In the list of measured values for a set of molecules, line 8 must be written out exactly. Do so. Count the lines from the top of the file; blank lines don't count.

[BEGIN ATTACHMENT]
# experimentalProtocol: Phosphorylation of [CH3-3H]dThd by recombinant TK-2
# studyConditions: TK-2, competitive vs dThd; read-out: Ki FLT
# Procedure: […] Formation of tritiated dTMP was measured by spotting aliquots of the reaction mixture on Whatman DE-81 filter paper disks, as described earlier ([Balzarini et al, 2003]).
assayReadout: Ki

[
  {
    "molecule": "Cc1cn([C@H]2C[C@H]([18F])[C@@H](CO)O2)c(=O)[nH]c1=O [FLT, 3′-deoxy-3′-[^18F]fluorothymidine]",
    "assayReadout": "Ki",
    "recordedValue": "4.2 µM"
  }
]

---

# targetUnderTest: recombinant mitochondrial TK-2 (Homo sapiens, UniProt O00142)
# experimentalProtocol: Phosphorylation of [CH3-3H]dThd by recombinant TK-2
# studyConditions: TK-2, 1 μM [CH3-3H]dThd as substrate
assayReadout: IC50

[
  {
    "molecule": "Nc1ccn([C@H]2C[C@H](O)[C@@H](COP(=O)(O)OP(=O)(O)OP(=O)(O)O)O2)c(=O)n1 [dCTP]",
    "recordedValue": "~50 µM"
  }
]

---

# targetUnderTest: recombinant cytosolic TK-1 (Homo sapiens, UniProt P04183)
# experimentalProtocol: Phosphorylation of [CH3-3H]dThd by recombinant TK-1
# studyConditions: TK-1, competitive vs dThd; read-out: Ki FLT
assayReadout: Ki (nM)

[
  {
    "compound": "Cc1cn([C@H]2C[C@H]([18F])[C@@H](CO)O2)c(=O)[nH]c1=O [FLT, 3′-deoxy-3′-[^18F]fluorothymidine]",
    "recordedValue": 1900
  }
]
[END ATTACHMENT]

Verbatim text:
    "assayReadout": "Ki",